As a career kata practitioner and teacher, I can tell you
there is a certain developmental arc to learning any new martial pattern. The
first challenge is to simply memorize the sequence taught to you. Don’t worry
about any kata nuances until you’ve gotten the gross pattern down. In beginning
kata training, which can seem very mechanical, simply try to mimic the pattern
shown the best you can. In the hierarchy of values regarding form practice, ‘form’
itself should be the main focus. Speed and power should come later on.
Kata is a process,
not just a bunch of cool fighting moves. There are three primary dimensions to
kata study; solo practice, application practice (using a sequence against a
partnered attack) and what we call jiu-kumite
(free sparring). Each dimension serves to ‘authenticate’ or ground kata moves
At the early stages of Traditional kata work most martial
artists lack a strong template for proper training. There are five layers to
training and usually only three of them are addressed consciously. The last two
remain somewhat ambiguous to most kata teachers. Those five layers are;
development of the Tools, Tactics, Strategy, State of Mind and Subtle Energy
patterns. I’ve provided an audio link below for anyone wishing to hear more
about the five layers of kata.
Studying multiple martial arts simultaneously can be a bit
confusing depending upon the different arts selected. First, consider that
martial arts can be divide into many different categories, Soft Style/Hard
Style, Ballistic/Grappling, Close range/Long range, Slow moving/fast moving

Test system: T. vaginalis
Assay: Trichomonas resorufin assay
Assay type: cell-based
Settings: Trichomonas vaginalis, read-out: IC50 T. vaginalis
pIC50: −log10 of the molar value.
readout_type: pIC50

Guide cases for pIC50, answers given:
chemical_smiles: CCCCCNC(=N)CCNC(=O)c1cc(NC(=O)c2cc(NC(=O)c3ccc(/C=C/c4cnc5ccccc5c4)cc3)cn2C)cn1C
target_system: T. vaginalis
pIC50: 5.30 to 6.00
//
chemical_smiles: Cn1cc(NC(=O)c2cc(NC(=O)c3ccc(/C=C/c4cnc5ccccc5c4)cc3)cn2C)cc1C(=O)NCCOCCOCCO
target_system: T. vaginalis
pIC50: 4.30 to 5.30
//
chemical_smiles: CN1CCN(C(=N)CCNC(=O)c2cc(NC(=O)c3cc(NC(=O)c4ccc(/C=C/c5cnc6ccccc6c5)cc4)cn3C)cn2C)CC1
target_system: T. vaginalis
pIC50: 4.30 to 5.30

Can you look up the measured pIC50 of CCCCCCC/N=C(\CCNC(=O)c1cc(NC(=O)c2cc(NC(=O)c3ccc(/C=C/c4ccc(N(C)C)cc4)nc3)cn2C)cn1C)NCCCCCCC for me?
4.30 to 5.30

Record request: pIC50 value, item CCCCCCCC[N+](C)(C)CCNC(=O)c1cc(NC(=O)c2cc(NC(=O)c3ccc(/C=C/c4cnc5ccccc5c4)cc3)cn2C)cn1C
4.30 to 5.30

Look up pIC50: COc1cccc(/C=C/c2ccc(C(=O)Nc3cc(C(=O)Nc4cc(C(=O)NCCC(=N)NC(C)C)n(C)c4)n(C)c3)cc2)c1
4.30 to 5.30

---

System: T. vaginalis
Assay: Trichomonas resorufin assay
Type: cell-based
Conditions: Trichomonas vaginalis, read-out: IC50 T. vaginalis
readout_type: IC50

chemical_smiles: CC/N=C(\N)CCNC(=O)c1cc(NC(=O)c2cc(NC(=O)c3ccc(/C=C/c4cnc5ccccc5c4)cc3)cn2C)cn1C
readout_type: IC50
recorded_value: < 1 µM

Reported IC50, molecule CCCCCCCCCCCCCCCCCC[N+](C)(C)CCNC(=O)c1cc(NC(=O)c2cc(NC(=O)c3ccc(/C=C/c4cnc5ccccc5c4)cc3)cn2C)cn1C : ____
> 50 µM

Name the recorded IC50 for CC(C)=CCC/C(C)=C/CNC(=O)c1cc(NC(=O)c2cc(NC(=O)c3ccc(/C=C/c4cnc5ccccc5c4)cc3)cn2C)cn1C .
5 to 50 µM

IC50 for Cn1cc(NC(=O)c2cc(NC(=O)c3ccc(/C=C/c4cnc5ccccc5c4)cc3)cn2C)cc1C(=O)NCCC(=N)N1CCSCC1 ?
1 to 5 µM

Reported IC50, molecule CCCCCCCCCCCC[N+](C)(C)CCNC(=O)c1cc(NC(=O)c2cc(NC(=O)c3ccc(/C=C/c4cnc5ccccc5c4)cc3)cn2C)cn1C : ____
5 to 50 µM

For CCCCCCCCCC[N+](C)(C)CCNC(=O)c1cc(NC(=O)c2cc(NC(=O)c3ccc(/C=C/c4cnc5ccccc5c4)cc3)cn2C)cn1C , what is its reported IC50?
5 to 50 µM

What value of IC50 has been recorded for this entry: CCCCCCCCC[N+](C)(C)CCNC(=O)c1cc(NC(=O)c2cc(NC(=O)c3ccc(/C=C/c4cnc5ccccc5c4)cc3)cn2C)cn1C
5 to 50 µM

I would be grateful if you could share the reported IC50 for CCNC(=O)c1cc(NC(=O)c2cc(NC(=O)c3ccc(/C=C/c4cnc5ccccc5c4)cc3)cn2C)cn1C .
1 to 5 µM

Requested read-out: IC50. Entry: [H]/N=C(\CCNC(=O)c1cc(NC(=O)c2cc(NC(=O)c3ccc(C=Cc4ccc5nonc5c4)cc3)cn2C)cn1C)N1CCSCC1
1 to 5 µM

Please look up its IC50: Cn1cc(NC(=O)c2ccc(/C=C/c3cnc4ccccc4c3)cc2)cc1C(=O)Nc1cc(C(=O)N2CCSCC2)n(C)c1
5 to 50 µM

(for example, Tai Chi versus Karate) Competitive/Non competitive, Material
objective-based/Spiritual objective-based, etc.
A simple way to think about it is to imagine all the martial
art knowledge in the world like a mountain. There are a lot of trails one could
take. Not all will get you to the top. And ‘top’ is subjective, a matter of
opinion. In the same way, it is suggested when buying a computer, to think of
the kind of programs you want to run, then pick the computer that runs them
best, reflect on what it is you’d like to get out of the martial arts and what
kind of movement attracts you, then do some research to see what style or
system best fits your interests or matches your goals.
Martial art is a process
available to anyone at any age. However, some martial styles are more age
appropriate than others. Full contact cage fighting is not a good choice for an
eight or eighty year old. But people do surprise.
Forty is actually a terrific age. The body is still strong
and pliable enough to change, depending upon your constitutional health and
physical integrity, that is, relatively disease and injury free. I’ve worked
with a fair amount of students in their 40-60’s. I’ve seen some remarkable
growth. I taught one student years ago who began karate training with me at age
forty-four. He made 5th degree black belt and retired from training
at age 79. He loved every minute of it.
The one primary consideration that must be attended to by the older martial artist, to avoid injury or
setback, is to build skills at an appropriate rate of training for your age, health,
and fitness level. You’re not twenty. And you’re not turning the clock back,
but you’d be surprised how much skill you can pick up if you have a good
teacher and stick with it.